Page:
Introduction To Continual Learning

Challenges with traditional Deep Neural Network approach

However, traditional Deep Neural Networks (DNNs) are often trained on a large quantity of data and are constrained to a specific task. DNNs cannot adapt dynamically to new tasks without restarting the training process each time new data becomes available. Catastrophic forgetting is one of the key issues that prevent the models from dynamically adapting to new information. Catastrophic forgetting refers to the tendency of artificial neural networks to completely and abruptly forget previously learned information upon learning new information. For example, let us consider the traffic sign detector model discussed above. If the model that is trained on Netherlands’ traffic signs needs to be adapted to perform well in Germany also, we need to train on the new data (Germany’s traffic signs). If we naively fine-tune the model on these new signs, the model parameters will get modified to perform well on the German traffic signs data, but changing parameters will cause the performance of the model to degrade on the old data. Hence, DNNs suffer from this dilemma to learn new knowledge without interfering with previously learned information.

Combining human and machine intelligence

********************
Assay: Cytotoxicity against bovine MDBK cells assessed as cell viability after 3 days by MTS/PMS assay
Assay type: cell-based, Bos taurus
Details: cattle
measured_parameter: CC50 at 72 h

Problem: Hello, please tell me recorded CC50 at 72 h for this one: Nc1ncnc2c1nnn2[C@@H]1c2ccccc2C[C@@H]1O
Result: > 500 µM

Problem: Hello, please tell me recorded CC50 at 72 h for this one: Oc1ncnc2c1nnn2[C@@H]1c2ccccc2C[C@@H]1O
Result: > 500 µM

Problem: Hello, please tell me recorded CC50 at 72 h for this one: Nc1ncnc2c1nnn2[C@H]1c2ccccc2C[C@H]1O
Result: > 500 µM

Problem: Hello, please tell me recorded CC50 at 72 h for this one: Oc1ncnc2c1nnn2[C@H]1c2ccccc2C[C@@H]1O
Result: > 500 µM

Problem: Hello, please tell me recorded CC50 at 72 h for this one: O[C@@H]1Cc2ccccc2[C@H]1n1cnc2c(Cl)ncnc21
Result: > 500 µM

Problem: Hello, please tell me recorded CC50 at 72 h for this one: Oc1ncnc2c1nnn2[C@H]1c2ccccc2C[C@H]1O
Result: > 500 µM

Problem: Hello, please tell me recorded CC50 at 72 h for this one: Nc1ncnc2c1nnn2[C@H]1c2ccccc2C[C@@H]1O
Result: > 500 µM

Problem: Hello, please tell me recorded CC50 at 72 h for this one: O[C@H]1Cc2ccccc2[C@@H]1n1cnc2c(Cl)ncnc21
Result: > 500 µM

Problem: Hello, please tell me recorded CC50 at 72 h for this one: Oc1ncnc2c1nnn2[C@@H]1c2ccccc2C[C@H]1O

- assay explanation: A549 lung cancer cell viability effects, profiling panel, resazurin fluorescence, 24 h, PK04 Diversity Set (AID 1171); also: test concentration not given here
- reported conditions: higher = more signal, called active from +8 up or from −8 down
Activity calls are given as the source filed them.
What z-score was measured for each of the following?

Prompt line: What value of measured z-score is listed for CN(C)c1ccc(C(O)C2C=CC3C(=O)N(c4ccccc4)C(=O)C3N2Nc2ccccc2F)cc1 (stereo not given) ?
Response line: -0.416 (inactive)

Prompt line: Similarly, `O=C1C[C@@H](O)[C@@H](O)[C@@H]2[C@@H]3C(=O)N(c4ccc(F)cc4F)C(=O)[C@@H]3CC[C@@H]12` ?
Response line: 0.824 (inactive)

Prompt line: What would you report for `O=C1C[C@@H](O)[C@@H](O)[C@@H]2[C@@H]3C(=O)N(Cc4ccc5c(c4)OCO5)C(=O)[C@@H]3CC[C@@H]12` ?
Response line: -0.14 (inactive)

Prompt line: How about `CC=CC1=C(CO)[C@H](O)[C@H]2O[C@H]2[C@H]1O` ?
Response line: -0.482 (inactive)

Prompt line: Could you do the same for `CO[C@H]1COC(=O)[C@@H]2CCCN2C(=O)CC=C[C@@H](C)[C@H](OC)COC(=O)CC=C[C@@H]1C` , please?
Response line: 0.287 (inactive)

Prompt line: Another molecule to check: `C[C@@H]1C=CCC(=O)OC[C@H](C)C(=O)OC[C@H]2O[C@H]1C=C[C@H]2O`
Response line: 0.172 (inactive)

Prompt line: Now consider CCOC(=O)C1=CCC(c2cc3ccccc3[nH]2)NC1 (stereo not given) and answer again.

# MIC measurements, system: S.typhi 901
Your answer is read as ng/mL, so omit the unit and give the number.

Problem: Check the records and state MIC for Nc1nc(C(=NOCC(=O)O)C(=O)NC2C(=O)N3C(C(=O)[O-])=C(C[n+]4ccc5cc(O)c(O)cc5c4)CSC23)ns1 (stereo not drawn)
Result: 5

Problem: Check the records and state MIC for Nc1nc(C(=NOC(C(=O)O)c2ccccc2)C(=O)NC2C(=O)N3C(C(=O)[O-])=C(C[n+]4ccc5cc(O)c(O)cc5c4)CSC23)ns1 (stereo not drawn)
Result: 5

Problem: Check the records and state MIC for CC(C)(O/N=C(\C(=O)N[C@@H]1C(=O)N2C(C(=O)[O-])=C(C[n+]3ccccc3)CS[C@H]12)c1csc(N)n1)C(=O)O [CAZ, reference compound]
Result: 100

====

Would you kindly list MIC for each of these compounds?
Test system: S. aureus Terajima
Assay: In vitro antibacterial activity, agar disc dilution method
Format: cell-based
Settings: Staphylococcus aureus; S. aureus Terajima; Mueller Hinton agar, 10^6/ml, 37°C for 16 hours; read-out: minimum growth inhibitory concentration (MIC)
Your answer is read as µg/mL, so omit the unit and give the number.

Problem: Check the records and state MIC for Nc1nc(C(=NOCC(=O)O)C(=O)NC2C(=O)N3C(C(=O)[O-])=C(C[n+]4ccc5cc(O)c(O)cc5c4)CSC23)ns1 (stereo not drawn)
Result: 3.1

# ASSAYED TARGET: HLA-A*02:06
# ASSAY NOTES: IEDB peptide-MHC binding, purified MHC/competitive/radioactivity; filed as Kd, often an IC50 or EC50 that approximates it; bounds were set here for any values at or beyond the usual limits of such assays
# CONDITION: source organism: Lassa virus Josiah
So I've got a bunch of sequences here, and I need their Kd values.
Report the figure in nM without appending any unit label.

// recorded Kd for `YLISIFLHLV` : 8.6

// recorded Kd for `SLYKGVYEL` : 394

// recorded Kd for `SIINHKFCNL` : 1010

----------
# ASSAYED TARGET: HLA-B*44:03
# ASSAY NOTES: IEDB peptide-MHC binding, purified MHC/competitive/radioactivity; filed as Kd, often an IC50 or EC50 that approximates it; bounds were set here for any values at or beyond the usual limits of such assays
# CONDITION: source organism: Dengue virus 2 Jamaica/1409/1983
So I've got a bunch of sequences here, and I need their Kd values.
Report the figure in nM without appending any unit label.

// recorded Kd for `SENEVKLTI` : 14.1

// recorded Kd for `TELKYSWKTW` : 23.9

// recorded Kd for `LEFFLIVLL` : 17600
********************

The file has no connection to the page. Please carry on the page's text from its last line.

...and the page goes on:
Bridging the gap between human and machine intelligence, and developing agents that can continuously adapt and be efficient continual learners is imminent. Enabling the networks to adapt flexibly and continuously to the evolving world can open up attractive avenues for improving machine intelligence systems. Initial attempts to this end involved restraining updates to existing information in the agents to prevent interference, a mechanism employed to stabilize memories in humans.


Continual learning agents exposed to an ever-evolving environment are expected not to forget. These agents are part of such an environment in applications like home robots, self-driving cars, smart home appliances, AR/VR gadgets, etc. Existing and desired infrastructure in these applications should be light, portable, and highly resource (energy and memory) efficient. Drawing inspiration from the most resource-efficient deployment, the brain [3], could lead us to adapt existing continual learning strategies accordingly. Tune in to these different strategies and how we improve them.



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